WARNING: Phenytoin should not be put in Glucose solution, but only in normal saline and should be given slowly in a rate of 1mg/kg/min, for instance; if the neonate is 3kg, total dose will be 60mg, it should be infused 3mg/min so 60/3 it will be 20 minutes for the duration of infusion.
  • Lorazepam can be given during the attack in a dose of 0.05mg/kg.
  • Diazepam: unlike older infants and children Diazepam is not recommended in neonatal seizure but still can be used in a dose of 0.1-0.3mg/kg slow IV over 3-5 minutes

2.Treatment of underlying conditions:

Recognition and correction of the causes are essential and should be dealt with correctly.

1-correction of hypoglycemia: 4ml/kg GW10% followed by IV glucose infusion.
To read more on management on neonatal hypoglycemia click here

2-correction of hypocalcemia: 2-4ml/kg 10%Calcium gluconate inside 10ml GW5% over 10 minutes.

WARNING: per FDA, it’s contraindicated to infuse ceftriaxone and calcium-containing products 48 hours of each other.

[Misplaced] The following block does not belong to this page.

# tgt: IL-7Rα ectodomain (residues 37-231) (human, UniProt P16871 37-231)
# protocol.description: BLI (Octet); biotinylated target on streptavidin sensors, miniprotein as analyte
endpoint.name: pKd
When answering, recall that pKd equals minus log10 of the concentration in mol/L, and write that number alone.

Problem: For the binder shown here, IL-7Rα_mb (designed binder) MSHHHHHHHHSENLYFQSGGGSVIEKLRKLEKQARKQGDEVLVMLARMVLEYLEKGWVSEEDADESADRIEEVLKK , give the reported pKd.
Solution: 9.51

3-treatment of meningitis or CNS infection just in case.

4-treatment of Birth asphyxia just in case.

5-In intractable neonatal seizure a dose of Vitamin B6 100-200mg IV must be given if Pyridoxine dependency is suspected.

 

*Undoubtedly all neonates with IV cannula need prophylactic antibiotics even in the absence of infection. So in summary if a 1 day-old term, 3 kg neonate presents with convulsion, his RBS and serum calcium are normal, after history taking, physical examination and sending for investigations treatment will be:

1-Incubator (if birth asphyxia set on low temperature) & O2 on need

2-Intravenous fluid according to age and GA, in our case will be GW10% 240ml/24hr.
To know how to calculate IVF in neonates, click here

3-Double antibiotics e.g. Ampicillin vial (100mg/kg/2)150mg*2 & Gentamicin amp (5mg/kg/2) 7.5mg*2.

4-Phenobarbital 3*20=60mg slow IV followed by 3*5=15mg/2 = 7.5mg*2 slow IV 24hr after loading dose. If no response another loading 60mg will be given.

5-If still convulsing Phenytoin 60mg inside 50cc NS over 20minutes will be given.

No need for loading dose of GW10% or Calcium because investigations are normal.

Filed under: Acute cases / Featured / Neonatology
Tags: convulsion in neonate / neonatal convulsion / neonatal seizure / seizure in neonate / seizure in newborn /